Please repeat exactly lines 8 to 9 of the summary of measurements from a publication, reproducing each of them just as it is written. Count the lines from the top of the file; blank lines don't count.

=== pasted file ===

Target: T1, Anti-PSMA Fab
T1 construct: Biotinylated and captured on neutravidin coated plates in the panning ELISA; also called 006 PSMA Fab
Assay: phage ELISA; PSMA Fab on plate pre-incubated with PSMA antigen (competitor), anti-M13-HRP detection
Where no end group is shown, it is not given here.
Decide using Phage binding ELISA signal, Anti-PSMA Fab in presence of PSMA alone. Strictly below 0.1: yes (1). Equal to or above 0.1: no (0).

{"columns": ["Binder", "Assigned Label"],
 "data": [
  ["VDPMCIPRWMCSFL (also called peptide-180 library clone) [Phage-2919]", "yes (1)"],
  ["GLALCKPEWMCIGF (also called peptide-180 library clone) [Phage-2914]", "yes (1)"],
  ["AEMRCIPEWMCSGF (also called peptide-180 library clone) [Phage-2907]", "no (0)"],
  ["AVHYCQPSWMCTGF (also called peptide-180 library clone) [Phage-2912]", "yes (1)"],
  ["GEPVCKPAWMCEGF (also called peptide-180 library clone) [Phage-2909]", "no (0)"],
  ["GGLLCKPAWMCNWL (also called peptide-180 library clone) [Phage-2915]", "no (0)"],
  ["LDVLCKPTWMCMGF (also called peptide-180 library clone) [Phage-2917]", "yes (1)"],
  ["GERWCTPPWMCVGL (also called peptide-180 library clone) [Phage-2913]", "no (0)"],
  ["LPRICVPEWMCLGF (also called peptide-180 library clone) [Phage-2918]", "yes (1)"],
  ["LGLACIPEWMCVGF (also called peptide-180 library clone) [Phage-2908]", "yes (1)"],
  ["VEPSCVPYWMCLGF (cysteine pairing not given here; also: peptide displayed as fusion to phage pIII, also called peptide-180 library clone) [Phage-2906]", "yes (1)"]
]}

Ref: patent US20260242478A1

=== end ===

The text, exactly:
  ["VDPMCIPRWMCSFL (also called peptide-180 library clone) [Phage-2919]", "yes (1)"],
  ["GLALCKPEWMCIGF (also called peptide-180 library clone) [Phage-2914]", "yes (1)"],